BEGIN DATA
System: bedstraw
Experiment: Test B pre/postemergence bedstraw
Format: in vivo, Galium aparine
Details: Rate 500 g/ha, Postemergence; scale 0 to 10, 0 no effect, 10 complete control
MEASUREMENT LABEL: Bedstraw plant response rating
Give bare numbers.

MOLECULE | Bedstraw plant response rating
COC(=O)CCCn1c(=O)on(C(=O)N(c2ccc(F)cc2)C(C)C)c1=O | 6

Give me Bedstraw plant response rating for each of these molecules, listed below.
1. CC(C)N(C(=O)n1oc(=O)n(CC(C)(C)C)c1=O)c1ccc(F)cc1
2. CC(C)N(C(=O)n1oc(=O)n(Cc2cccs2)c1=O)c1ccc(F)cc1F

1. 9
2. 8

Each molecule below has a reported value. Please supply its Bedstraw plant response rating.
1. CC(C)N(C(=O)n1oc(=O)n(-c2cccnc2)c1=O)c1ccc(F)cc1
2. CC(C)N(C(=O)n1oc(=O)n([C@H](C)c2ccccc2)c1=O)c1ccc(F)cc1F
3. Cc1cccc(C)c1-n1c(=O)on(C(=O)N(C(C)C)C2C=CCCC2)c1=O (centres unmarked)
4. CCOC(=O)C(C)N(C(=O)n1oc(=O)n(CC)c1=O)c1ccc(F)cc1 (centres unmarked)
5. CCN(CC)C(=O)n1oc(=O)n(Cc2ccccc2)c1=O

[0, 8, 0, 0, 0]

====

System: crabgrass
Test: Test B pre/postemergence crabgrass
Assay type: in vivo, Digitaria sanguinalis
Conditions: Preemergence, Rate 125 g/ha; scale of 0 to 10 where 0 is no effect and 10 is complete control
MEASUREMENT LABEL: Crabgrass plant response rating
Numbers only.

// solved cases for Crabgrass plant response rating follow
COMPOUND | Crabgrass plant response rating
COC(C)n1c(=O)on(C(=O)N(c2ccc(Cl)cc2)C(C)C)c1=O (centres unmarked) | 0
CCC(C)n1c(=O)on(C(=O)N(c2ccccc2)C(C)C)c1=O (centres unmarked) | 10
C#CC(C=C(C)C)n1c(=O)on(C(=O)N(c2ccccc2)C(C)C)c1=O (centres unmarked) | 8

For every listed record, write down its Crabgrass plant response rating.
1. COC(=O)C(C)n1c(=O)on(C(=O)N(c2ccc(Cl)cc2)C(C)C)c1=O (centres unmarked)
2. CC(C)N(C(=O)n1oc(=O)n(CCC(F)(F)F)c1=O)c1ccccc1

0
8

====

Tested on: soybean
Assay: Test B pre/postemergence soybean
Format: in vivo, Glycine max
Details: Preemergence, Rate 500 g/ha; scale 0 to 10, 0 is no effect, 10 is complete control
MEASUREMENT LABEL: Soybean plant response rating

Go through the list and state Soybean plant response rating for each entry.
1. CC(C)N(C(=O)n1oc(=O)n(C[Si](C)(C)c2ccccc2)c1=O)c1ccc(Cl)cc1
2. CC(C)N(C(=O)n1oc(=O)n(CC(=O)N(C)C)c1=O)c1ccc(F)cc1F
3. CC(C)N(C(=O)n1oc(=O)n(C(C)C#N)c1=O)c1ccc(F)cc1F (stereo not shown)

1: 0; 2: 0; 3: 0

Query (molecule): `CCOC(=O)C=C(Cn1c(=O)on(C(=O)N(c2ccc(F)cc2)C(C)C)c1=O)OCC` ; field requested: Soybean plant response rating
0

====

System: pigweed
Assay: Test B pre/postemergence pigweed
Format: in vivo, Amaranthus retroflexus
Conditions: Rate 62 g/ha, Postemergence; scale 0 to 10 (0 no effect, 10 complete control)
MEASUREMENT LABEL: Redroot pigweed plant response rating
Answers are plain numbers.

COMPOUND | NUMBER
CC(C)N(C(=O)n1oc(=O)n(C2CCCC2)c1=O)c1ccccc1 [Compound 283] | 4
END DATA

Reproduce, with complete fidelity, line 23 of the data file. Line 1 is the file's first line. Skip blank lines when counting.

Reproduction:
Test: Test B pre/postemergence crabgrass